Fake presidential debate = ratings bonanza! Huh?
class=img_thumbleft>When did you stop watching "The West Wing?" Was it when the earnest Sam Seaborn headed to the West Coast? Was it when series creator/producer/writer Aaron Sorkin was shown the door? Or are you the die-hard that's now wondering why it's even called "The West Wing" anymore, the focus having shifted to the inner workings of the Santos and Vinick presidential campaigns? Pundits lauded the sixth and most-recent season, declaring Dub-Dub got its groove back and ratings reflected renewed interest, but will delivering a one-hour drama each week about a presidential campaign really capture viewers' attention? Especially after wall-to-wall year-long coverage of the 2004 presidential campaign, and speculation about 2008 all over cable news and the internet?
This fall, the Commander in Chief people seem to be watching wears high heels and shills for ABC, so on November 6 "The West Wing" plans on airing a live episode featuring Democratic nominee Matthew Santos (Jimmy Smits) and Republican nominee Arnold Vinick (Alan Alda) in a presidential debate. Given the public's disinterest/fatigue/apathy - whichever - for televised political debates, who the hell thought this would be a great idea? Smits and Alda seem to be intelligent human beings, but it's doubtful they will be required to do any improvising. The entire episode needs to be scripted lest a gaffe by one of the "candidates" sends the ongoing story line off the tracks. Live episodes of other NBC shows such as "Will & Grace" and "ER" have generated buzz and good ratings, but it's becoming a tired gimmick, and betting your Nielsens on something the vast majority of the public would avoid like the avian flu if it were real, seems like a grand miscalculation. Only those who are with Dub-Dub to the bitter end (including yours truly) may be sitting in front of the TV a couple of Sundays from now to watch a fake presidential debate. Besides, it seems that even when the real president is on TV, it's fake!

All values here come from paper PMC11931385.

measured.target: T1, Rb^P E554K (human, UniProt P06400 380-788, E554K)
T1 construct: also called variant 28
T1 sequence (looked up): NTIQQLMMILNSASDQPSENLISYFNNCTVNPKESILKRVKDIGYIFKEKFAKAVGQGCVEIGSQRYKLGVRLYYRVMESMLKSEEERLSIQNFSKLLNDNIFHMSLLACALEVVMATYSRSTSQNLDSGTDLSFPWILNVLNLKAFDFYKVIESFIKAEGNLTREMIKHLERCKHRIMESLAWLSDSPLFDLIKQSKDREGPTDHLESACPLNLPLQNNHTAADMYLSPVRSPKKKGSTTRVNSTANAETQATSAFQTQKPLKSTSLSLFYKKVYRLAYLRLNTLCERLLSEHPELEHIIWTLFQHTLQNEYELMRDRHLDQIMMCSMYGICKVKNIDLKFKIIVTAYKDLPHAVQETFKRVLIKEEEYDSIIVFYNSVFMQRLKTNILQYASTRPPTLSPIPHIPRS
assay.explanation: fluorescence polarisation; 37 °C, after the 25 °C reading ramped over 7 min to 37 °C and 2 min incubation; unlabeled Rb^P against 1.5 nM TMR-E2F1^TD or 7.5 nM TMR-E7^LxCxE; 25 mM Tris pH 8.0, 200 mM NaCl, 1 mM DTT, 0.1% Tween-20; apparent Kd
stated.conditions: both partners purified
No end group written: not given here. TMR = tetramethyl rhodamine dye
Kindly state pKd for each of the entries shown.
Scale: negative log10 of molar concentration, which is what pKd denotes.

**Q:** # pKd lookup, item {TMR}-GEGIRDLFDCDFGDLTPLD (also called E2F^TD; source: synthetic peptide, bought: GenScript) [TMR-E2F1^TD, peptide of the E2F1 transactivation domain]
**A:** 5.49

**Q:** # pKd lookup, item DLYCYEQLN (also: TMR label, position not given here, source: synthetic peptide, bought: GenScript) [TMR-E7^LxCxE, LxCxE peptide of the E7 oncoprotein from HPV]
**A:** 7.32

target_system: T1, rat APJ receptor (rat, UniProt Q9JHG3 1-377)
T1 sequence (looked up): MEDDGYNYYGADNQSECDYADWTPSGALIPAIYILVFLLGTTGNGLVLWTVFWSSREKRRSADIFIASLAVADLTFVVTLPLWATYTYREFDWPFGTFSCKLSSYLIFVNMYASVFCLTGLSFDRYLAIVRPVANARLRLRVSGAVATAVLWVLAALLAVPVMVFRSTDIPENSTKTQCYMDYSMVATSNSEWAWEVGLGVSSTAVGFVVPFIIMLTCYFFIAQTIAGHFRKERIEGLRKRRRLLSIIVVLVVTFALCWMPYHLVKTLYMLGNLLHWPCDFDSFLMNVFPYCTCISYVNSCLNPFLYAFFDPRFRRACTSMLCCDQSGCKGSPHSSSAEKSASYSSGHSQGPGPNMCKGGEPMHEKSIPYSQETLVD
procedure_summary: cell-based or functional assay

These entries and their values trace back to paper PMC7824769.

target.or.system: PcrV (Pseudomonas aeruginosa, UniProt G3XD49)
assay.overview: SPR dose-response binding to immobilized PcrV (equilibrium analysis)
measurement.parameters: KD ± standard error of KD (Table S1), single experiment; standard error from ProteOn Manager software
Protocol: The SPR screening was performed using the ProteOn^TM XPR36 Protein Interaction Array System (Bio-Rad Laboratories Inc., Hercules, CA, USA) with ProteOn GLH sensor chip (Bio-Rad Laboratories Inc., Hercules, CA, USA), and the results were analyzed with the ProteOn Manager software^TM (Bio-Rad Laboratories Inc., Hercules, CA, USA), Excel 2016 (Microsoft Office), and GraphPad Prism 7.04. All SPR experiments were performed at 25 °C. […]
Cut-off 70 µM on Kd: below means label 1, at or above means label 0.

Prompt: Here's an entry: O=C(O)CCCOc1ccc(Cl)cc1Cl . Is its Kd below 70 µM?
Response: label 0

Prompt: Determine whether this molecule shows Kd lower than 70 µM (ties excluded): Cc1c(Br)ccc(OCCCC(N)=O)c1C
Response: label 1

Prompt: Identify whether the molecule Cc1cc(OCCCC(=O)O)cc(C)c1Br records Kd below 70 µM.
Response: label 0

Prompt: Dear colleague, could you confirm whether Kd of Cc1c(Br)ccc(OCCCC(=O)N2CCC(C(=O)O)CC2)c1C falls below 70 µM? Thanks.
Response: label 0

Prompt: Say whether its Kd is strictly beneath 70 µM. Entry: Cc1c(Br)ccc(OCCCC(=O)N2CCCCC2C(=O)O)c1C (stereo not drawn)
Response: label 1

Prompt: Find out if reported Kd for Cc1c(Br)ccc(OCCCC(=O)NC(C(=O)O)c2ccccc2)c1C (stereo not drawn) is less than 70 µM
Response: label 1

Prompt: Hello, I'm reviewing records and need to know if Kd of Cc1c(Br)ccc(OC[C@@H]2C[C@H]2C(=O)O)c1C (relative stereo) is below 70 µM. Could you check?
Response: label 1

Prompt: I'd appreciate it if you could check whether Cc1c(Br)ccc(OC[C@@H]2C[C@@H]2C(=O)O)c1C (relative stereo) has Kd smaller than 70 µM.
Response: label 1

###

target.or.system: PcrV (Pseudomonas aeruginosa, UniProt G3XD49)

The Santos and Vinick characters are interesting, and supposedly one of them will be "elected" when the season wraps up next March to possibly launch an all new "West Wing" to renewed interest in the fall of 2006. Will the left-leaning sensibilities give way to a moderate Republican administration dodging and parrying with liberals and neo-cons? Or will Santos sit behind the desk, with Josh next door for a little continuity? And will it matter to the faithful? Popular characters such as C.J. Cregg, Toby Ziegler, and the president himself get very limited screen time these days, save for the rare episode that is still actually set in the White House, as this Sunday's appears to be. (Oh, yes, and after six seasons on Wednesdays, the show has been dumped onto Sunday nights.) The president's wife is off trading barbs with Fonzie on CBS, the Veep's failed presidential aspirations seem to have ended Donna Moss's tenure... one has to wonder whether "The West Wing" is dying a slow, painful death before our eyes, or if the fresh faces of a new administration will re-energize the show in the model of "Law & Order" and "ER." Will you be tuning in to find out?
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